6 Secrets Sex Therapists Tell Their Friends

Illustration: Anna Sudit
There’s a bonus to having friends who help other people for a living: they can use their skills to help their mates, too. And just think of the tips that would be dropped into a chat with your BFF if they specialised in sex? Exactly. Sex therapists help clients with everything from wanting more sex, less sex or better sex to serious sexual dysfunction. They’ve seen, heard and learned what really works – and what doesn’t. So what do they tell their friends who come to them with a problem? We asked six pros that very question…
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Give yourself regular orgasms

Laurie Watson is a certified sex therapist, podcast host of FOREPLAY and author of Wanting Sex Again

The issue: When my friend first started having sex with her husband, she could reach orgasm easily because of (her words) “luck and excitement”. But she’d never really told him what she really liked during sex and, over time, she struggled to climax. When her orgasms stopped, so did her desire towards her husband and eventually I saw her shut down.

The advice: Firstly, I suggested she explain to him what was going on in this way: It's like two people going to a party, if only one person is going to have fun at the party, the other won't want to go. The metaphor confronts any partner’s misunderstanding that female orgasms are ‘just not a regular thing’, which is what her husband had shrugged off their issue as – and why he stopped ‘waiting’ for her during sex. Secondly, I bought her an Acuvibe vibrator (side note: I’ve given all my friends vibrators), which reaches the pleasurable nerves, the clitoral legs, deep in the pelvis.

Six months later, her husband called me complaining that she was only using the vibrator, and not interested in pleasing him. I nearly shrieked at him for being so selfish, but I told him to be patient, as I believed she was regaining confidence in her body. She was: The vibrator reminded my friend that she needed clitoral stimulation, and the more she used it, the more it triggered, and fed, her desire. But she also needed an emotional connection from her husband: he had to want to take the time to pleasure her. They started incorporating the vibrator into their love play, and even though it shouldn’t really be news, he learned that the clitoris – not the vagina – was the centre of her sexual universe.
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Don’t shut out negative thoughts – notice them

Dr Jenny Taitz is a clinical psychologist and author of How To Be Single And Happy

The issue: The one thing my single male and female friends always ask me is how to stop worrying what a new partner is thinking about them during sex. One friend obsessed about it so much, someone stopped mid-session to ask if she was okay because she looked stressed.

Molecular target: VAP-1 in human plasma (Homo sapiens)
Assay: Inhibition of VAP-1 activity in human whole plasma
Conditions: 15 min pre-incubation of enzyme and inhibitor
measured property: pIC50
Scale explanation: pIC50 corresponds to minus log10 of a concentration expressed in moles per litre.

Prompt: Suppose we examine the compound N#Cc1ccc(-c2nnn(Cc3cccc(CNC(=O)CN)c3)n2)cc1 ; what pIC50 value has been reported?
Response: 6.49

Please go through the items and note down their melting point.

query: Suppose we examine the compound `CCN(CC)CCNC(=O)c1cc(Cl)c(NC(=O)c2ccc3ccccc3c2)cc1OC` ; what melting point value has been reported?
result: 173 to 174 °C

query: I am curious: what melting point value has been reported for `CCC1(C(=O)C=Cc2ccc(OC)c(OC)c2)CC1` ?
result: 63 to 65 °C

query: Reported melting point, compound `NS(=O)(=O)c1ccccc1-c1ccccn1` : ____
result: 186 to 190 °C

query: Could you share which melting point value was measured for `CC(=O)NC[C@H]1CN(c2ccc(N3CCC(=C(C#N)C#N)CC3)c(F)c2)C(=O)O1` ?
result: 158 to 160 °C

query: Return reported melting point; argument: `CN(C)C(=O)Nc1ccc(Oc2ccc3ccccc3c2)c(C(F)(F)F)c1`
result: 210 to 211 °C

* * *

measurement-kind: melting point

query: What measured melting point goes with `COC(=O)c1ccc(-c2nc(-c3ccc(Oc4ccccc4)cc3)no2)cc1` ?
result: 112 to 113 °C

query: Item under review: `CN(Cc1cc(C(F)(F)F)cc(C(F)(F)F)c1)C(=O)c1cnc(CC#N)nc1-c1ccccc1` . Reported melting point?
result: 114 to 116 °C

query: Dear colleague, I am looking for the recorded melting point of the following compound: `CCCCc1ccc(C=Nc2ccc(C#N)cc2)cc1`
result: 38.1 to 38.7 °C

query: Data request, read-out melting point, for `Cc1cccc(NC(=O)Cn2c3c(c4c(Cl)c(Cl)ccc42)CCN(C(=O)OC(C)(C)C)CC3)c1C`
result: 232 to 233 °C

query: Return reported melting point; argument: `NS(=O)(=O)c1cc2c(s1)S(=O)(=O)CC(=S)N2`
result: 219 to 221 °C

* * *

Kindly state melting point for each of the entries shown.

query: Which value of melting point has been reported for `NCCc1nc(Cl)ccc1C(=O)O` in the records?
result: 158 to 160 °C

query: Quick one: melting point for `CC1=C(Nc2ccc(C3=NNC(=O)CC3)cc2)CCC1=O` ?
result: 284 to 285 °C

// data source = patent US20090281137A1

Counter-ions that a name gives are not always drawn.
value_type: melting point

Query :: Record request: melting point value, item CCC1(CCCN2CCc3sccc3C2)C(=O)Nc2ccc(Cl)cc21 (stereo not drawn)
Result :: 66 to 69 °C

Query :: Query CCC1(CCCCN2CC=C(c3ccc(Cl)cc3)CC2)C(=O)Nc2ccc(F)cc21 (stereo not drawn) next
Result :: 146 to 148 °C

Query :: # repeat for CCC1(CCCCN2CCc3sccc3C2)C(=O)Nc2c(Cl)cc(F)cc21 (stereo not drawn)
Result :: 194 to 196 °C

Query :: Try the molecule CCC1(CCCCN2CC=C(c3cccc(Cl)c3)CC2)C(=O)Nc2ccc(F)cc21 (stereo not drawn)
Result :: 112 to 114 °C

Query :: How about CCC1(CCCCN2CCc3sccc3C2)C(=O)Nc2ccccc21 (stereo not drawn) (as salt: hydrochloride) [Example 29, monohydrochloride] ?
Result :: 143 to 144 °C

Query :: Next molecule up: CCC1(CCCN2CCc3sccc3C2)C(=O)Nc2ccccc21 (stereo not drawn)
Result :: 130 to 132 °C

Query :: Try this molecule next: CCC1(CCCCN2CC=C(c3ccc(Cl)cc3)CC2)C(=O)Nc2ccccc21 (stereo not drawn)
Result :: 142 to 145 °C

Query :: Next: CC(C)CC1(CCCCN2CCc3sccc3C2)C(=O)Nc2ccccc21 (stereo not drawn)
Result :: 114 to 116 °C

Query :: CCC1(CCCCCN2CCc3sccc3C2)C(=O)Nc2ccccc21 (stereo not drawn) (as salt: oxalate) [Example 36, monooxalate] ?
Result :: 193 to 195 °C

The advice: I tell them it's totally normal to feel vulnerable and have thoughts that prevent us from feeling it during sex. But when it spirals, and they’re worrying whether the person they’ve hooked up with is having fun, at the expense of their own, they should practise 'turning the mind'. It’s a technique I teach my patients from dialectical behaviour therapy. So when something unhelpful pops up, like ‘Am I pleasing him/her well enough?’ or ‘Was his/her last Tinder date better than me?' instead of blocking the thought out, you acknowledge it but then ‘pivot’ and focus on something happening in that moment, for example, that their hands are on your body.

When we try and force negative thoughts out of our mind, they usually come back with momentum. Accepting and refocusing as often as you need to trains the brain to return to the present, and helps you focus on how sex actually feels for you.
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Get creative with touch and play

Kate Moyle is a psychosexual and relationship therapist and partner at Pillow app for couples

The issue: I had a friend who struggled to maintain an erection with his girlfriend. They’d been together a year and the second time it happened, they ended up arguing. She was convinced he didn’t find her attractive, but that wasn’t the reason. He’d been through a stressful time at work, which had knocked his confidence and left him worrying about things in an irrational way – including keeping an erection. After the row, he was too nervous to initiate sex, and a month later he called me thinking his girlfriend was 'probably right'.

The advice: I broke it down for him, logically: Did he still fancy his girlfriend? Yes. Has it only ever happened twice? Yes. Could he get an erection when he wasn't thinking about it, say, in the morning? Yes. I explained that many sexual problems are rooted in anxiety, and unfortunately the brain will prioritise anxiety over arousal as it thinks something is about to go wrong. The key was to work out the pressure point, which, for my friend, was intercourse. I suggested they ban it for a month and get creative with touch and play because skin-on-skin contact releases oxytocin – the hormone that helps us feel connected and intimate.